The Long Road Ahead

SINCE LAST SPRING, when fears of economic apocalypse began to ebb, we’ve been treated to an alphabet soup of predictions about the recovery. Various economists have suggested that it might look like a V (a strong and rapid rebound), a U (slower), a W (reflecting the possibility of a double-dip recession), or, most alarming, an L (no recovery in demand or jobs for years: a lost decade). This summer, with all the good letters already taken, the former labor secretary Robert Reich wrote on his blog that the recovery might actually be shaped like an X (the imagery is elusive, but Reich’s argument was that there can be no recovery until we find an entirely new model of economic growth).

No one knows what shape the recovery will take. The economy grew at an annual rate of 2.2 percent in the third quarter of last year, the first increase since the second quarter of 2008. If economic growth continues to pick up, substantial job growth will eventually follow. But there are many reasons to doubt the durability of the economic turnaround, and the speed with which jobs will return.

Historically, financial crises have spawned long periods of economic malaise, and this crisis, so far, has been true to form. Despite the bailouts, many banks’ balance sheets remain weak; more than 140 banks failed in 2009. As a result, banks have kept lending standards tight, frustrating the efforts of small businesses—which have accounted for almost half of all job losses—to invest or rehire. Exports seem unlikely to provide much of a boost; although China, India, Brazil, and some other emerging markets are growing quickly again, Europe and Japan—both major markets for U.S. exports—remain weak. And in any case, exports make up only about 13 percent of total U.S. production; even if they were to grow quickly, the impact would be muted.

Most recessions end when people start spending again, but for the foreseeable future, U.S. consumer demand is unlikely to propel strong economic growth. As of November, one in seven mortgages was delinquent, up from one in 10 a year earlier. As many as one in four houses may now be underwater, and the ratio of household debt to GDP, about 65 percent in the mid-1990s, is roughly 100 percent today. It is not merely animal spirits that are keeping people from spending freely (though those spirits are dour). Heavy debt and large losses of wealth have forced spending onto a lower path.

So what is the engine that will pull the U.S. back onto a strong growth path? That turns out to be a hard question. The New York Times columnist Paul Krugman, who fears a lost decade, said in a lecture at the London School of Economics last summer that he has “no idea” how the economy could quickly return to strong, sustainable growth. Mark Zandi, the chief economist at Moody’s Economy.com, told the Associated Press last fall, “I think the unemployment rate will be permanently higher, or at least higher for the foreseeable future. The collective psyche has changed as a result of what we’ve been through. And we’re going to be different as a result.”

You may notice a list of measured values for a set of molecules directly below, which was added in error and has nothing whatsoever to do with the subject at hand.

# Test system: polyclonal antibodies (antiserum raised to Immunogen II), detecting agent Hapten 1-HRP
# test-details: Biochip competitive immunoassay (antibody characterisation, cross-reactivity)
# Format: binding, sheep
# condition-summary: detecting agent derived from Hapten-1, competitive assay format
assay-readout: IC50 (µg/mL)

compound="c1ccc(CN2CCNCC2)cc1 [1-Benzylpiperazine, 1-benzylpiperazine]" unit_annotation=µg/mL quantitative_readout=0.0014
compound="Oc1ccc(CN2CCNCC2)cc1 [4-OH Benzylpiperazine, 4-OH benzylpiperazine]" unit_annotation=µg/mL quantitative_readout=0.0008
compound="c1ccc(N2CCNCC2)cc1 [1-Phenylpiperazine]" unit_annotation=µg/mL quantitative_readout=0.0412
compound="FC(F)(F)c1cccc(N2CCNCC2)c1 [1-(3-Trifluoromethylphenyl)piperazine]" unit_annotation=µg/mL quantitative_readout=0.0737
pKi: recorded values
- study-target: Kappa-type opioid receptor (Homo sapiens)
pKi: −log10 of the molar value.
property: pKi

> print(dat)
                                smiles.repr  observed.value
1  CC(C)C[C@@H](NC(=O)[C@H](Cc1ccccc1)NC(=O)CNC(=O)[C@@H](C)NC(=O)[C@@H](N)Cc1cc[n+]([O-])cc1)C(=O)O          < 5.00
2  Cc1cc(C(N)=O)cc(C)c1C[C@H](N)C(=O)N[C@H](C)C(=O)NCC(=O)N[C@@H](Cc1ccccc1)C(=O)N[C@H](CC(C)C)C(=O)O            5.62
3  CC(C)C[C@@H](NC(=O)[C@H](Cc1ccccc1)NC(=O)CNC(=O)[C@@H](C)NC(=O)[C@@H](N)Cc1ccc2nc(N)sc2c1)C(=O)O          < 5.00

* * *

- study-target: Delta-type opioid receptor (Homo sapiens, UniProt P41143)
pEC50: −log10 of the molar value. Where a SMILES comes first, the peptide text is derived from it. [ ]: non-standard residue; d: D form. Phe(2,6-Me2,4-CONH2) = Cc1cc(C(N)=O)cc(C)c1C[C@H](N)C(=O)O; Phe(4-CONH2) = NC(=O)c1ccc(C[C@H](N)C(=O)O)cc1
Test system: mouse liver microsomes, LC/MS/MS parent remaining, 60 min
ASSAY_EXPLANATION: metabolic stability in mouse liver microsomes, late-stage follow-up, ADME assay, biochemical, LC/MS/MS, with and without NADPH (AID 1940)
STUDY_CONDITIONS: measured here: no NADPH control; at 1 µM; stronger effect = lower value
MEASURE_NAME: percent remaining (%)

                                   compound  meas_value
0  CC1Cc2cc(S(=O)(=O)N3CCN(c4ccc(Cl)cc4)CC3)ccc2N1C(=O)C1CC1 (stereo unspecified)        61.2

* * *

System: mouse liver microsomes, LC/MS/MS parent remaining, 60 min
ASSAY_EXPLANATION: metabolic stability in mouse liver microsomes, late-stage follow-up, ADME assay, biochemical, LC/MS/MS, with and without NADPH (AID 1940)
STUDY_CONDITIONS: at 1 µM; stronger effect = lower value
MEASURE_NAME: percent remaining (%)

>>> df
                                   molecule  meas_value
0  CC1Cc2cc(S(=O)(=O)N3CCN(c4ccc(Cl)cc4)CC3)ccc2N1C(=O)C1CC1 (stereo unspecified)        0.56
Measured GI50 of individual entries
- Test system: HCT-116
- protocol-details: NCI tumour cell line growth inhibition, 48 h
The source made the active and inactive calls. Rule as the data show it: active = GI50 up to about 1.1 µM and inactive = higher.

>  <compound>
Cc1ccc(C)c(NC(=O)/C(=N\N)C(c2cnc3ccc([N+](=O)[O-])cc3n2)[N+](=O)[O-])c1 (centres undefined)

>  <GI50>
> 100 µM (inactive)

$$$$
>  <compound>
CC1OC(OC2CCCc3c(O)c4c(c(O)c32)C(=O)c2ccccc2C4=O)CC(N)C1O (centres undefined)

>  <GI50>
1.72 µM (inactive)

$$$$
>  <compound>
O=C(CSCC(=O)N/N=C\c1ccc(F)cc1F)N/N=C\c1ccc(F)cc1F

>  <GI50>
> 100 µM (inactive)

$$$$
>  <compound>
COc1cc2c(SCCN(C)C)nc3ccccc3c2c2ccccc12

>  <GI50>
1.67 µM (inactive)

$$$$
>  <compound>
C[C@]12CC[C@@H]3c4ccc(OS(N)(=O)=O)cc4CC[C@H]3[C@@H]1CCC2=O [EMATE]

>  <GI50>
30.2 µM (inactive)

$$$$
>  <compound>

One big reason that the economy stabilized last summer and fall is the stimulus; the Congressional Budget Office estimates that without the stimulus, growth would have been anywhere from 1.2 to 3.2 percentage points lower in the third quarter of 2009. The stimulus will continue to trickle into the economy for the next couple of years, but as a concentrated force, it’s largely spent. Christina Romer, the chair of President Obama’s Council of Economic Advisers, said last fall, “By mid-2010, fiscal stimulus will likely be contributing little to further growth,” adding that she didn’t expect unemployment to fall significantly until 2011. That prediction has since been echoed, more or less, by the Federal Reserve and Goldman Sachs.

The economy now sits in a hole more than 10 million jobs deep—that’s the number required to get back to 5 percent unemployment, the rate we had before the recession started, and one that’s been more or less typical for a generation. And because the population is growing and new people are continually coming onto the job market, we need to produce roughly 1.5 million new jobs a year—about 125,000 a month—just to keep from sinking deeper.